That’s it for this week!  Time to descend from this stuffy attic and rehydrate.  I can’t be losing any water weight if I want to keep my portly status, can I?

Happy Sunday!

—TPP

Other Lazy Sunday Installments:

SubscribeStar Saturday: The Conservative Revolution

Today’s post is a SubscribeStar Saturday exclusive.  To read the full post, subscribe to my SubscribeStar page for $1 a month or more.  For a full rundown of everything your subscription gets, click here.  NEW TIER: $3 a month gets one edition of Sunday Doodles every month!

Friday’s post, “The Cultural Consequences of the American Civil War,” has enjoyed more traffic than my usual posts thanks to a.) the controversial topic of the American Civil War (gasp!—someone’s not denouncing the South!) and b.) and Dr. Rachel Fulton Brown graciously sharing the post far and wide.  Thanks, Doc!

It’s put me in a bit of a historical mood.  In history, the important points—the Truth—is often in the details, but I’ve always appreciated the contemplation of the philosophical implications of historical events.  Thus, my mini-essay on the American Civil War focused more on the cultural and political costs of the war than the nitty-gritty details.

The costs were, of course, considerable.  Historians of a conservative bent will sometimes refer to “reconstitutions” in United States history, with the Progressive Era and its immediate offspring, the New Deal, often cited as a major “reconstitution.”  The 1964 Civil Rights Act, which elevated anti-racism and social justice above the freedom of association, was another such reconstitution.

Similarly, the American Civil War, as I detailed yesterday, resulted in a reconstitution of the Constitution, as it served to centralize more power in the hands of the federal government, curtailing States’ rights in the process.

An observant reader will note that each of these “reconstitutions” reflected some revolutionary fervor or upheaval:  the horror of war, the agitation of Progressive reformers, the privations of the Depression, and the struggle for equal rights.  They almost all resulted in an increase in federal power, too, often to intrusive degrees.  In each instance, the ratchet turned towards more centralization and fewer liberties overall.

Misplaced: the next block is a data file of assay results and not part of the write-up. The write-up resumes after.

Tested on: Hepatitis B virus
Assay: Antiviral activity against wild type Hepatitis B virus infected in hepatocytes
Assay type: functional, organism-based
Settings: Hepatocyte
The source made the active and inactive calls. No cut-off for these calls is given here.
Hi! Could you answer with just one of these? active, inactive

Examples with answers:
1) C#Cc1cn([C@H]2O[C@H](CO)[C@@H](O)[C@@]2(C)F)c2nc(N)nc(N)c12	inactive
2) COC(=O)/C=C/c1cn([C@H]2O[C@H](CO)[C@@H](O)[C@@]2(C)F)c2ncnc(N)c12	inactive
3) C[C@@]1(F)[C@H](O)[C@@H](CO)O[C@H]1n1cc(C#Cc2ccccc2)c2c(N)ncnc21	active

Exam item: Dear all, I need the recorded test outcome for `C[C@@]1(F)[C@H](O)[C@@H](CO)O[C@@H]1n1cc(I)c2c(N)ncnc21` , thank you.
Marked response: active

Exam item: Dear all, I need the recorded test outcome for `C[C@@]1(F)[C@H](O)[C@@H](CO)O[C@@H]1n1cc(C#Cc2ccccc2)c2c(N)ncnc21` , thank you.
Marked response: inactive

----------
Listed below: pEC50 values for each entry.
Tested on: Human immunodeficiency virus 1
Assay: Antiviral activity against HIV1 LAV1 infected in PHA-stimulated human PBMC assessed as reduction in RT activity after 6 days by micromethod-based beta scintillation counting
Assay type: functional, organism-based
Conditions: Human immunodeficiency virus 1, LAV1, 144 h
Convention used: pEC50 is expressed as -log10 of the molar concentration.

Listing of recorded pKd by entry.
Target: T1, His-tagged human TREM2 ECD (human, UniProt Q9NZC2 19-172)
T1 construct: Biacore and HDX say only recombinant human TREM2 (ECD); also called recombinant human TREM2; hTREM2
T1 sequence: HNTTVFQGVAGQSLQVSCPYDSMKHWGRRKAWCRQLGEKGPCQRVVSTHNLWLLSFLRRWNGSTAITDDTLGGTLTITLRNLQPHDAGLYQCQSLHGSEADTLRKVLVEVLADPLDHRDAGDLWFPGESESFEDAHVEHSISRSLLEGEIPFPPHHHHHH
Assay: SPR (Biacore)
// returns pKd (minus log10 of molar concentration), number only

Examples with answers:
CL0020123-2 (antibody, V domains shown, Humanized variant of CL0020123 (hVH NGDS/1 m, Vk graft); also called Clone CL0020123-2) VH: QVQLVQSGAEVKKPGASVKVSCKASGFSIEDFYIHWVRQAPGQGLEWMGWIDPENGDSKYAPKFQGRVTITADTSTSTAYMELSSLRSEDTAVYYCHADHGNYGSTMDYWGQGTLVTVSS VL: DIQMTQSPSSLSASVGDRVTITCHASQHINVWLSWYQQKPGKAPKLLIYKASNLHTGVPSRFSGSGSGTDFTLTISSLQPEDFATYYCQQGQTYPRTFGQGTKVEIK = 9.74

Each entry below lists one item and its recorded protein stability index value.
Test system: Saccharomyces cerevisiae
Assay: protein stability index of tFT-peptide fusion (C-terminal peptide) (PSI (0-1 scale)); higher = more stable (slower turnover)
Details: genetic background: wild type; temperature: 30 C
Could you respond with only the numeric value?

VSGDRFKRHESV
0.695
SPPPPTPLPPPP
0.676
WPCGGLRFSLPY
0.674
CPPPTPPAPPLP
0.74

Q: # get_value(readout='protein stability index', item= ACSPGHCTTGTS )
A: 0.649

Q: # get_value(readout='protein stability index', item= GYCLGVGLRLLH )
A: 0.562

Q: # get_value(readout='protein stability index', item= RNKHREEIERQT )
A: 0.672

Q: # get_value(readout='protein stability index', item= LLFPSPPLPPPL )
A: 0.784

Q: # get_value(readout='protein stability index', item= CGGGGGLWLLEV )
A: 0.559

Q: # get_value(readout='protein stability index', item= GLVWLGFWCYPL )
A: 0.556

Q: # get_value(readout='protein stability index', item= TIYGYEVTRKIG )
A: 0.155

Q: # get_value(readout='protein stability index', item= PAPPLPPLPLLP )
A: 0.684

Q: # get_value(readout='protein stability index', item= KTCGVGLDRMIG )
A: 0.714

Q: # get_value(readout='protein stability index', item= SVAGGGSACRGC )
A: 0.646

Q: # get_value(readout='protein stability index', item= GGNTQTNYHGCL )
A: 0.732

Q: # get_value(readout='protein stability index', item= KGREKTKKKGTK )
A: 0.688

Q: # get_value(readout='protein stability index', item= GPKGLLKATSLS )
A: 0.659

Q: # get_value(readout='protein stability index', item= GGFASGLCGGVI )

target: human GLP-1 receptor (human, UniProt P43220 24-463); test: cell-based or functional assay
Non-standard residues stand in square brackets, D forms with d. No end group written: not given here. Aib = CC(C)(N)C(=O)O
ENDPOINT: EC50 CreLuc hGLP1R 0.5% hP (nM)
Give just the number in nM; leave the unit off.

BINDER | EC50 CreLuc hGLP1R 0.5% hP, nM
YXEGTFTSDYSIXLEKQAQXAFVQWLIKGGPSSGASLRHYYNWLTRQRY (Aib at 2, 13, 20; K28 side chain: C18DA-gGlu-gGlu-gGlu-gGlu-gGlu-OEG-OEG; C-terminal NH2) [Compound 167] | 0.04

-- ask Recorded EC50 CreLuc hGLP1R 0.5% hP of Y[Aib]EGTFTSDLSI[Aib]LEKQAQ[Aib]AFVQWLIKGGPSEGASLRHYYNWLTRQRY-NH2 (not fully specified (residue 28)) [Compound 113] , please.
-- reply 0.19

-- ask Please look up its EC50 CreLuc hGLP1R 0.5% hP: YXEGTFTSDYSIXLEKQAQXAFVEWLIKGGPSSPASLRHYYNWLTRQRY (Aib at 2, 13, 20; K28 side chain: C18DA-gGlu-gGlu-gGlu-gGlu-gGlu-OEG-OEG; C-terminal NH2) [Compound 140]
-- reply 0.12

But the American Revolution—which made the Constitution possible—is nearly unique in the annals of modern history—much less American history—in that it was a conservative revolution.  That is, it was a revolution that sought to conserve—or, perhaps more accurately, to preserve—a set of traditions and privileges, rather than to tear them up, root and branch.

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Independence Day

The day has finally come—after three-and-a-half years, Great Britain is finally leaving the European Union.  The British people are regaining their sovereignty and will begin their way back to enjoying their traditional English liberties.

The European Union is an overweaning, elitist, supranational tyranny.  It is a progressive dream, which is why the Leftists are melting down over Brexit, and attempted to thwart it for so many years.  Progressives today—just like progressives in the early twentieth century—are gaga for technocratic rule and elitist dominance.

It’s not about “democracy”; if it was, they would have accepted the outcome of the 2016 referendum.  Democracy only matters to progressives when it advances their ends.  That’s why progressives hold elections and referendums—repeatedly, if necessary—until they get the outcomes they want—and then the matter is settled forever.  If that doesn’t work, courts or the bureaucracy will effectively veto the voters’ “incorrect” choices.